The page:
-   Extending the above, when writing a back story or "how things got this way", only provide as little information for the GM to understand why things have reached the current state. Avoid spoilers as much as possible.
  -   Focus on the important and let the GM fill in any blanks. This is one thing I struggle with. I keep trying to cram so much more into my adventures.
  -   Avoid trying to force your GMing style through the writing. Each GM has their own style and strengths.
  -   Remember that everything you put in there, should have a reasonable chance of being known to the players. By reasonable, I don't mean DC 50 checks or a random "I look through the third house, four street away." Kind of things.

I take the view of "the players must know everything in this adventure."


Where was I going with this and Game Design you ask?

I took all this to FINALLY get to my point. Anything you do in game design must be experienced. Players must play the game. Others must know what you are talking about.

Otherwise, you do what I call "mental masturbation" where you flatter yourself and think and rehash some really cool concepts that no one else will ever understand. Coming up with awesome ideas for settings/ campaigns/ locations/ games I had so developed in my head that there was no way anyone else could play it.

4e initially spoke of "Points of Light" and that is an awesome concept. Get a basic, overall idea for things, and develop them as you go along. That way, ideas that you don't need, can be dropped and those that work naturally receive more of your time.

And how does this relate to SPX? Quite simply, I have decided to approach the project with this minimalist approach. Present something, expand and use it. Everything else can get a broad stroke definition. "This place is full of elves" is more than enough.

A company who I think has done this very well? Paizo. Golarion is full of holes. So little is defined until an Adventure Path explores it in more details. And even then they left areas for a GM to add to it. Quite simply, this has been brilliant as a strategy, and definitely something to emulate.

Another setting that had this approach - though I do not believe it was by design - was Greyhawk. Outside of a few select countries, most of it was empty wilderness for the GM to populate. I worked mostly on two nations: the County of Urnst and Tusmit, both of which had effectively no details provided for them. Lucky for me, previous triads left me a lot of work. Unfortunately, too much of it was done away from the players. I work to change that.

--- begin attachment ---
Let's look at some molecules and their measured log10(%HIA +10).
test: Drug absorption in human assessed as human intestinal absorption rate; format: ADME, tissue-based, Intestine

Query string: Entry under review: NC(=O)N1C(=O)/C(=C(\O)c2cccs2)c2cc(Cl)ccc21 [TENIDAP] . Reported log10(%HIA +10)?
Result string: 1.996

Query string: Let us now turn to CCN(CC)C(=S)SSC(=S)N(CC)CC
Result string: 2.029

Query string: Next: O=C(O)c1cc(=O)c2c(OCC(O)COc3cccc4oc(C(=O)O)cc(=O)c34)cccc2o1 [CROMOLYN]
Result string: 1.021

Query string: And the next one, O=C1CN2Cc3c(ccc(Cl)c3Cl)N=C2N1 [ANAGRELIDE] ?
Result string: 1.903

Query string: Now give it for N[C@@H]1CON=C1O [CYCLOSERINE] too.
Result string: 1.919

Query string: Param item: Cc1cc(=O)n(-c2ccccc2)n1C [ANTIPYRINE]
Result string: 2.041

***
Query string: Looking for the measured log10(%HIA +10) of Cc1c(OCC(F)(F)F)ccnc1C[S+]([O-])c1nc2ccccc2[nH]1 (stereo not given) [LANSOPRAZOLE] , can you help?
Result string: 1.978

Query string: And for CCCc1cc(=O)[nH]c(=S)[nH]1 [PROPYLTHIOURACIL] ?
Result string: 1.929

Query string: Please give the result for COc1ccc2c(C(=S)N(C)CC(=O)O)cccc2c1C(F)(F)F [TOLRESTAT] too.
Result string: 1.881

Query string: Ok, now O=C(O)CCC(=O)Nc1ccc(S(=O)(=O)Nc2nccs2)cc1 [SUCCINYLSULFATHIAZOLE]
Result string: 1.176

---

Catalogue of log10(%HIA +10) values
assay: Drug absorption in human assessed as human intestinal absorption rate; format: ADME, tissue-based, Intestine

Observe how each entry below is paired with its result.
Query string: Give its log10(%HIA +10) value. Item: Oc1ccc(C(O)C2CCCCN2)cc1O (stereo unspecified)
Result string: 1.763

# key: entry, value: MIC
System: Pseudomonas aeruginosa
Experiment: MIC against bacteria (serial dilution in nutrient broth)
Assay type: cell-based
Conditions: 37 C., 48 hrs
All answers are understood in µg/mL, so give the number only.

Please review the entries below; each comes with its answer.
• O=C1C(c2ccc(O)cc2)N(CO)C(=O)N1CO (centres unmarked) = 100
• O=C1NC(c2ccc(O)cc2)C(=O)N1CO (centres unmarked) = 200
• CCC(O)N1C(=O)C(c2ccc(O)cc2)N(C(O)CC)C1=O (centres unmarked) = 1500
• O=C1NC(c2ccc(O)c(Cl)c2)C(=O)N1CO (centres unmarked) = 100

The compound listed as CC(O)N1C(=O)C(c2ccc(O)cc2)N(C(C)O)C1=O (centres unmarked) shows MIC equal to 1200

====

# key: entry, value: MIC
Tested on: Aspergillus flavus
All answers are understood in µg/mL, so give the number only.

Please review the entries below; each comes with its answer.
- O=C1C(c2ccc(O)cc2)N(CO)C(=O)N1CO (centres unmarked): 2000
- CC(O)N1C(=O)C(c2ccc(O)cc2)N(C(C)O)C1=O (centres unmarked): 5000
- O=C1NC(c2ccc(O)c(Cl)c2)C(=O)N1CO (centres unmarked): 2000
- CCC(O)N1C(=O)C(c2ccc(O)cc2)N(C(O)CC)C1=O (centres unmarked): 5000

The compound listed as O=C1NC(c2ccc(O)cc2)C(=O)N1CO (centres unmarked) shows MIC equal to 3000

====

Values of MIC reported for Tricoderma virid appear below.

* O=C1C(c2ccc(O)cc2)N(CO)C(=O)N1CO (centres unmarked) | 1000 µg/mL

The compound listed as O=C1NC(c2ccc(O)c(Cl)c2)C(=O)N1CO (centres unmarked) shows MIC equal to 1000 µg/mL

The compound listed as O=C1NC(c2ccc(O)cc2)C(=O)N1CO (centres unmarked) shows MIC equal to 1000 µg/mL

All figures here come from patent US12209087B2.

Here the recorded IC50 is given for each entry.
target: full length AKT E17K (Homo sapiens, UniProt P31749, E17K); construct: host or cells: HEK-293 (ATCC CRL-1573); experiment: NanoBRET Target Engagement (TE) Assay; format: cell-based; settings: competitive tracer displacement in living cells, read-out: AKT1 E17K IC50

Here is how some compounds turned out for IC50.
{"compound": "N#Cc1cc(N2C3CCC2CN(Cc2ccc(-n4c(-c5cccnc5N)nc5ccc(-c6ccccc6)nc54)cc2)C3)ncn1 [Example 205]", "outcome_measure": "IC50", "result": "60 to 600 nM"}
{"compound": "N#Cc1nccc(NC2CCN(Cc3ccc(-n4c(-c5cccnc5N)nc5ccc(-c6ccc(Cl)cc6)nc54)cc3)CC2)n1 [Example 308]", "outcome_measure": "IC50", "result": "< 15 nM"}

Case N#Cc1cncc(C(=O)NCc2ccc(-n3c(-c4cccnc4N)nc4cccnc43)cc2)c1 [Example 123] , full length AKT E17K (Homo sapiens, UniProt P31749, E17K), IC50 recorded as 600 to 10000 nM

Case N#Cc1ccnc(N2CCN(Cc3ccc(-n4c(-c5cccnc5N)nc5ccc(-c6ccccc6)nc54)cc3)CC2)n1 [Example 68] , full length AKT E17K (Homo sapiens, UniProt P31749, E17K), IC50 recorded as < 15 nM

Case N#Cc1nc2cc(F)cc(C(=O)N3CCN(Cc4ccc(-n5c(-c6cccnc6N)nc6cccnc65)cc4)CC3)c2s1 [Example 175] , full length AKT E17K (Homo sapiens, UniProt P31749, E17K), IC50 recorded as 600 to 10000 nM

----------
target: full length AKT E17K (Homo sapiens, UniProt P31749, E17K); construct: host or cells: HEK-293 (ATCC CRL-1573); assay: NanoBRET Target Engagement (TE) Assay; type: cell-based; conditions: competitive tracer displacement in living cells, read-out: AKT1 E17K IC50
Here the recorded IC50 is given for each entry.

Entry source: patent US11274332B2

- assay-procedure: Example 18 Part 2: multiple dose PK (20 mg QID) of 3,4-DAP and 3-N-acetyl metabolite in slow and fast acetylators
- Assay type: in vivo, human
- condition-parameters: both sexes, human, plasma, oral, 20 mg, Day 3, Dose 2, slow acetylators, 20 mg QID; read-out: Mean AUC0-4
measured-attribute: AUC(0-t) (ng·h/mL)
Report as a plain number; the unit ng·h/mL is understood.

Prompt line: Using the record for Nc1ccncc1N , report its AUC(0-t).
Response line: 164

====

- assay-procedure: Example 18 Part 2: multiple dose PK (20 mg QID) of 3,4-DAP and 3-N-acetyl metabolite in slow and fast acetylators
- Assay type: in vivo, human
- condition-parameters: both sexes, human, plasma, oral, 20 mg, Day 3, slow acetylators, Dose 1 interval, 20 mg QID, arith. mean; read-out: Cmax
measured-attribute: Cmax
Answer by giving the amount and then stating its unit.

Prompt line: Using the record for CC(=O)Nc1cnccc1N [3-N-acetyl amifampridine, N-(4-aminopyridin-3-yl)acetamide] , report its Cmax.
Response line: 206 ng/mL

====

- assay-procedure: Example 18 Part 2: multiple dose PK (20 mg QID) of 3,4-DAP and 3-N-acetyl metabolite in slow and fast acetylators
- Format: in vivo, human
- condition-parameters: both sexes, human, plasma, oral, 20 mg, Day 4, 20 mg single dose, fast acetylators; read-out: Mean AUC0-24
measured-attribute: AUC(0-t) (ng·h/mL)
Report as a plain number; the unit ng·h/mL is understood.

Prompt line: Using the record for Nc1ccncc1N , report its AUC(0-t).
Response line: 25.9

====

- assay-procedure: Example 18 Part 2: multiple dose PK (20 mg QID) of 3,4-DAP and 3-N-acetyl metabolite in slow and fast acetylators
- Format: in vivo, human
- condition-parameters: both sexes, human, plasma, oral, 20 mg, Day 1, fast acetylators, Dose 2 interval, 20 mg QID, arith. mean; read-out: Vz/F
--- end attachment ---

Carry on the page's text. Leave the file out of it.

Looking at Wizards, here we have a very different situation, seeing how their settings, for the most part, have existed for at least a decade (Eberron being the new kid). So the comparison is not quite fair. But still, with each edition, they present re-worked settings and offer adventures for them. Look at Forgotten Realms and Dark Sun for 4e.

Now with SPX, I thought of it with the players being front and center of everything. Simple and focused design limited to what I need, allowing me to change it based on a better, later idea OR expand what I have there. Right now, I have a number of documents totaling over 150 pages of dumped rules, ideas, and an overall idea about the world and its history. Again, I left plenty of holes in there to be able to add more to it later.

So... after all this thinking (often in circle), I realized that this approach was very much like many of the Extreme Programming methods in software development. I could not help but laugh at the idea that I was using my engineering background to write game material.



Wednesday, February 18, 2015

Secret Project X: Thoughts on Game Design, Part 1

Most recently at Winter Fantasy, I got drawn into a number of discussions about game design. Not really the nuts and bolts of it, but really the philosophy behind it. Now I know many will disagree with the positions I will take in this post, but my approach is rooted in gaming history.

When I first started writing seriously (for Helios 2000), I would come up with complex stories, big secrets, and a final reveal, much like whodunits. Once the players had played through the adventure, I would be able to reveal "this is what the secret plot really was." I could sit back with a smug, content smile on my face as my players went "That's a cool story".